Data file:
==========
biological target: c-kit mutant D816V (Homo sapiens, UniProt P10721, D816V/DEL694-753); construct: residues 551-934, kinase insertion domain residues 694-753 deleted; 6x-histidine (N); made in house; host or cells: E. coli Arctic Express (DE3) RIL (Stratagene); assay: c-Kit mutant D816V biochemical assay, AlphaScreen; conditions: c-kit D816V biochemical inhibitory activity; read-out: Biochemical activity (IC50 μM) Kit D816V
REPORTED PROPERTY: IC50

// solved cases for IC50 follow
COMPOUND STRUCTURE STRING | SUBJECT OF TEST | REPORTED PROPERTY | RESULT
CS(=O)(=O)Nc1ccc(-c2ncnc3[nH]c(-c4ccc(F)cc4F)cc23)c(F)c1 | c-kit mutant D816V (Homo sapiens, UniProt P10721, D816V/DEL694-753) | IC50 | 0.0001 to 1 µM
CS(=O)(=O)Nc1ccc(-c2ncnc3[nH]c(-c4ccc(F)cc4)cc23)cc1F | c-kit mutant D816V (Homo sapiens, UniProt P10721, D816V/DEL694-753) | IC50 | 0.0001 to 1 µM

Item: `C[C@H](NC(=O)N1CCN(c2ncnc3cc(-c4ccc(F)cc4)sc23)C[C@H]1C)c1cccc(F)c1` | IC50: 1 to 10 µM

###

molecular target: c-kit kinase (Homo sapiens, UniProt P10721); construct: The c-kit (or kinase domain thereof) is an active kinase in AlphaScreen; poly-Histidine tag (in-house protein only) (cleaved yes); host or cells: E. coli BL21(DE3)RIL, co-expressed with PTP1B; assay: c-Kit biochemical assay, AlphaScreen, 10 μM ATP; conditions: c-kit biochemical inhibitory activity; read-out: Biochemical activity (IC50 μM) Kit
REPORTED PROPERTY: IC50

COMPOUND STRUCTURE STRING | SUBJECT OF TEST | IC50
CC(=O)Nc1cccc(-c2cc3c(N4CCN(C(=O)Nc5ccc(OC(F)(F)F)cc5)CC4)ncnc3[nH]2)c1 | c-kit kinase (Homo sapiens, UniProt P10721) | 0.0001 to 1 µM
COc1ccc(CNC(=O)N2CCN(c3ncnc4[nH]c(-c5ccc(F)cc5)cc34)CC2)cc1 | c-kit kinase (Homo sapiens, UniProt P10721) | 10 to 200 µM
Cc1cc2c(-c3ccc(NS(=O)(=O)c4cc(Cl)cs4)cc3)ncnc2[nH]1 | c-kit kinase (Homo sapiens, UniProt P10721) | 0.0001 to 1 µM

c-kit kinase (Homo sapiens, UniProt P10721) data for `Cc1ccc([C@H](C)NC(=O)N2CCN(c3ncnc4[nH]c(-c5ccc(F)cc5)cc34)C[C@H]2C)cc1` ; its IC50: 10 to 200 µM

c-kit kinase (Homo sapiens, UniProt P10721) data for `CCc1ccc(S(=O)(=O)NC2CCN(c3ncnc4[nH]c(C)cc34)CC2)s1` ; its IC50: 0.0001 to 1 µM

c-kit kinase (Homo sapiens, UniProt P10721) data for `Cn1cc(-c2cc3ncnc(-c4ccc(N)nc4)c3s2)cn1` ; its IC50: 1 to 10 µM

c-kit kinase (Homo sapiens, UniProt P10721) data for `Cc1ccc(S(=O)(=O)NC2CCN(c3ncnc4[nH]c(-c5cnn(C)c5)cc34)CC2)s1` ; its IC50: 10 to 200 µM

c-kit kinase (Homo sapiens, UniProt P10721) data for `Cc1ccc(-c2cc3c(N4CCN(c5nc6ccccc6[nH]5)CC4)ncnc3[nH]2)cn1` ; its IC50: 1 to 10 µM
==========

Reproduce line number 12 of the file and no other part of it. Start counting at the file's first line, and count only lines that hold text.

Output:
CC(=O)Nc1cccc(-c2cc3c(N4CCN(C(=O)Nc5ccc(OC(F)(F)F)cc5)CC4)ncnc3[nH]2)c1 | c-kit kinase (Homo sapiens, UniProt P10721) | 0.0001 to 1 µM